Bayonets and Mules at Campo

Bayonets and Mules at Campo

by Darrell Brown

Campo Recuerdo circa 72-73:

Working a night shift with Juan Antonio Treto who may have still been a trainee; also Bill Skidmore. We were probably the entire 4-12 shift. Before the Patrol, Bill had several years with the Postal Service and had an old Postal buddy visiting and riding along. We got sensor traffic on the railroad tracks leading to the High Trestle over Hwy 94 east out towards Hi Pass. There was a big cut just before the trestle that we would lay in at letting the group get in between us boxing them in with nowhere to go. That particular night the four of us waited plenty of time and when the group didn’t show up, Juan and I headed south looking for sign where they left the tracks. Soon enough we cut sign of two going off the tracks down the berm and into the brush. We radioed Skid and told him what we had. After a few, Juan and I found two mules laid up in the brush flat on their stomachs; they did not respond to any commands and did not move. With Juan covering I examined the first mule and attempted to roll him over. If a person is prone and tensed that can be difficult. I finally got him rolled over and he tried to stick a long bayonet in me. Well, the old Kel Light went into action and split him from brow to brow. He was in La La Land so easy to cuff. The other mule decided to play nice and he was cuffed without incident. As it turns out, both had partaken of their goods and were pretty much out of it. Each had their own baggies of pink pills, blue pills and dope plus the two backpacks of weed in the bushes nearby. At some point Skid and his buddy arrived to join us. We probably had a mile to walk back to the Scouts so the uninjured mule had to half carry his goofy partner while we PAs hoofed out the backpacks. I cannot recall what medical aid was provided to the one guy other than tying his shirt around his forehead because it was bleeding pretty good and flapping in the breeze.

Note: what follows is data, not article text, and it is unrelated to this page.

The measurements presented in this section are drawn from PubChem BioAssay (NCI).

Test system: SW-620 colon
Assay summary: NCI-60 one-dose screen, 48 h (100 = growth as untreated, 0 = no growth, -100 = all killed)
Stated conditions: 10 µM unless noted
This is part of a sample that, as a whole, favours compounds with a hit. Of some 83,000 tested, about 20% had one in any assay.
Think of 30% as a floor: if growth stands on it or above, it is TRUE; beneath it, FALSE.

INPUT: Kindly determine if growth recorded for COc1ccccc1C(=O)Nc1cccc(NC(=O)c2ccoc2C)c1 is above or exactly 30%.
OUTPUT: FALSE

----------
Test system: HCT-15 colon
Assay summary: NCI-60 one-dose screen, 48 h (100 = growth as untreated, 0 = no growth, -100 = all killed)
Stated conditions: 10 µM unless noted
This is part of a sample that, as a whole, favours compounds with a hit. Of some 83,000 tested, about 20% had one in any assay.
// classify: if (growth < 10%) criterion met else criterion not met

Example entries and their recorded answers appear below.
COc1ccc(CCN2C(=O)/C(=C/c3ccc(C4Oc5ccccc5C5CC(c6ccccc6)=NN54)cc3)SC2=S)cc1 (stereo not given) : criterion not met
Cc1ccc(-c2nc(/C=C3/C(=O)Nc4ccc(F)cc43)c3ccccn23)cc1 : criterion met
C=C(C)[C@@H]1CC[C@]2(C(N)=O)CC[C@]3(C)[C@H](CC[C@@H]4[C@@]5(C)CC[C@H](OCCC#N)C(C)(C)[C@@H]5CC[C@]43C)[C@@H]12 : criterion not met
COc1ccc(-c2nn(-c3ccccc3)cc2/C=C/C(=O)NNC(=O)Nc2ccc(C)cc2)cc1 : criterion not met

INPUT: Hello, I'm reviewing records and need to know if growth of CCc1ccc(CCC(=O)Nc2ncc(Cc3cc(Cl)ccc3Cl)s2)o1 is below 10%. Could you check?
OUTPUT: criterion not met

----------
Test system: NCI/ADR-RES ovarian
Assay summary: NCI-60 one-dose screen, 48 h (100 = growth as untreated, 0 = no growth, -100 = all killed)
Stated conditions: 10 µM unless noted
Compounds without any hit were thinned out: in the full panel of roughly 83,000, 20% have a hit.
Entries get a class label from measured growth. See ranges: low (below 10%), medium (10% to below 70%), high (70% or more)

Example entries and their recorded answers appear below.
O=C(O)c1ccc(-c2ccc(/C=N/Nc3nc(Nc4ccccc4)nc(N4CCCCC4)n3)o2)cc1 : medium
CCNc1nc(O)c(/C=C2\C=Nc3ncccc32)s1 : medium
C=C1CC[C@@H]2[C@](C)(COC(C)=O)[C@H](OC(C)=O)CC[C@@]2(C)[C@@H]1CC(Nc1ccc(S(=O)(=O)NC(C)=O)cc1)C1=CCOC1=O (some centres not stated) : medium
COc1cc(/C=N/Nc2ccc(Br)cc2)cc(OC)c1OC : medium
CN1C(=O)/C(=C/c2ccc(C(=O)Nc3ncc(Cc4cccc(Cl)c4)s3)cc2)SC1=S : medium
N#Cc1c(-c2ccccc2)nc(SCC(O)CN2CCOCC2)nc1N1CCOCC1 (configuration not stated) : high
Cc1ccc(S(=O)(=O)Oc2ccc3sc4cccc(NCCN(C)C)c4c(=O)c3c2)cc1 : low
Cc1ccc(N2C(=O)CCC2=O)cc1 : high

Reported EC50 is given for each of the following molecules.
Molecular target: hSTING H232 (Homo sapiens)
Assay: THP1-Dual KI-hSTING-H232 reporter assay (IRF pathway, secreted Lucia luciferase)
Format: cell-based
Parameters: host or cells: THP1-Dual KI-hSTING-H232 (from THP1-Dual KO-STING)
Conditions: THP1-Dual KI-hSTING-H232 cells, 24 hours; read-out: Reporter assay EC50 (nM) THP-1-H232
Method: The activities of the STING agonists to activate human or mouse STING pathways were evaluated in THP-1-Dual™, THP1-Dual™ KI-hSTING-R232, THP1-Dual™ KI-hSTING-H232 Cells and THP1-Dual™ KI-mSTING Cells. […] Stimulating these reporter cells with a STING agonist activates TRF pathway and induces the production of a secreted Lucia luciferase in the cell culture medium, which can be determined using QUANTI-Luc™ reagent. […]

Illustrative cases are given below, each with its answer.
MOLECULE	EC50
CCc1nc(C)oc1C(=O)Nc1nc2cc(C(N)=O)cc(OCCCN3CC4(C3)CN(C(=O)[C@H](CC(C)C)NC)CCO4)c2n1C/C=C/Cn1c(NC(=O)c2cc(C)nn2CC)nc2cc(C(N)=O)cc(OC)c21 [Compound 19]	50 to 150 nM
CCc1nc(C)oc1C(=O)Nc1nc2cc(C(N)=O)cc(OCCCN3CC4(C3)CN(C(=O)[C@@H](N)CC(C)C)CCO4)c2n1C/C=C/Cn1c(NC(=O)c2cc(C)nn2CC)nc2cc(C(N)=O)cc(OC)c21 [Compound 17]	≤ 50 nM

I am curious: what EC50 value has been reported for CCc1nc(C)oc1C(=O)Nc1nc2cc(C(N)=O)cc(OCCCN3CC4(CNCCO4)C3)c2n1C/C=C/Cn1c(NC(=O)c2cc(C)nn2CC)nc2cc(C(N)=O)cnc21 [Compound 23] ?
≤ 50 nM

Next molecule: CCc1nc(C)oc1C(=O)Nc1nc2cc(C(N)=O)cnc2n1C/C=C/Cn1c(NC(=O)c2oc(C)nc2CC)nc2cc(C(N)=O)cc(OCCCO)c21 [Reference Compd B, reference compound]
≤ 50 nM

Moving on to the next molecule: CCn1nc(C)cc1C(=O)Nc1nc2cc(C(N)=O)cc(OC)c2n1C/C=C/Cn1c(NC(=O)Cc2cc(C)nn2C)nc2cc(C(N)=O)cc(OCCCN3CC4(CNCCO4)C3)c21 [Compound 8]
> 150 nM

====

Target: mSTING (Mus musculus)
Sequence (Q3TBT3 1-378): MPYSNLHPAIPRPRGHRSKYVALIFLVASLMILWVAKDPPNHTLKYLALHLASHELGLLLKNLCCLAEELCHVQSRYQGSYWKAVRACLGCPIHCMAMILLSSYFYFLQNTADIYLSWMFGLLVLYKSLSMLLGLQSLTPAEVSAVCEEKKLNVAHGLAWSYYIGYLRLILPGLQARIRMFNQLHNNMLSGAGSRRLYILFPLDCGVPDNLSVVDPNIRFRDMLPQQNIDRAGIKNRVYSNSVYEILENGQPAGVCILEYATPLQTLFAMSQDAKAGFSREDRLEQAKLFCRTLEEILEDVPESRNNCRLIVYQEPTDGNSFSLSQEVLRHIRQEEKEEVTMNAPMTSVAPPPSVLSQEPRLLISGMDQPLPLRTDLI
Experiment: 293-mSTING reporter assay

I guess that will be a night that Skid’s buddy never forgot!

Anyway the bayonet the guy tried to stick me with is a Spanish military bayonet probably for a Mauser. It is inscribed: Artillería Fca de Toledo 1898. We’ve all heard of Toledo Steel right. Juan carved his initials “JAT” on the wooden grip for assault evidence purposes. As I recall the mule was not prosecuted for assault or drug smuggling as he was too messed up. 

I still have that bayonet and it has dug many a dandelion.

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